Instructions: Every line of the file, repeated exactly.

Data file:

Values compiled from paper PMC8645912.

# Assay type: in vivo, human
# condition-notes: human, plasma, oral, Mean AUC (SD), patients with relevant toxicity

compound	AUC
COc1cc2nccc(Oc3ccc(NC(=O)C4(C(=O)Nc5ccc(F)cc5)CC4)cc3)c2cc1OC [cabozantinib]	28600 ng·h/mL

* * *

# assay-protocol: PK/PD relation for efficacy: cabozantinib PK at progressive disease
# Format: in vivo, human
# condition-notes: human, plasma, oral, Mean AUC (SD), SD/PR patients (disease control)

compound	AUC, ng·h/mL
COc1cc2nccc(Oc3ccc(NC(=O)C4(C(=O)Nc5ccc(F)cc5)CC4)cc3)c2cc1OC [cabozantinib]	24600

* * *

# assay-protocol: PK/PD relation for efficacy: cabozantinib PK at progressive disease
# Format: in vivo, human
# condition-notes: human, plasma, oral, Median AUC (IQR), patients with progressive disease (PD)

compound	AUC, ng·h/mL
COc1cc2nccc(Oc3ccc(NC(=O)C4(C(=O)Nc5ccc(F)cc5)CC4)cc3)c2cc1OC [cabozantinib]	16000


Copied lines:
Values compiled from paper PMC8645912.

# Assay type: in vivo, human
# condition-notes: human, plasma, oral, Mean AUC (SD), patients with relevant toxicity

compound	AUC
COc1cc2nccc(Oc3ccc(NC(=O)C4(C(=O)Nc5ccc(F)cc5)CC4)cc3)c2cc1OC [cabozantinib]	28600 ng·h/mL

* * *

# assay-protocol: PK/PD relation for efficacy: cabozantinib PK at progressive disease
# Format: in vivo, human
# condition-notes: human, plasma, oral, Mean AUC (SD), SD/PR patients (disease control)

compound	AUC, ng·h/mL
COc1cc2nccc(Oc3ccc(NC(=O)C4(C(=O)Nc5ccc(F)cc5)CC4)cc3)c2cc1OC [cabozantinib]	24600

* * *

# assay-protocol: PK/PD relation for efficacy: cabozantinib PK at progressive disease
# Format: in vivo, human
# condition-notes: human, plasma, oral, Median AUC (IQR), patients with progressive disease (PD)

compound	AUC, ng·h/mL
COc1cc2nccc(Oc3ccc(NC(=O)C4(C(=O)Nc5ccc(F)cc5)CC4)cc3)c2cc1OC [cabozantinib]	16000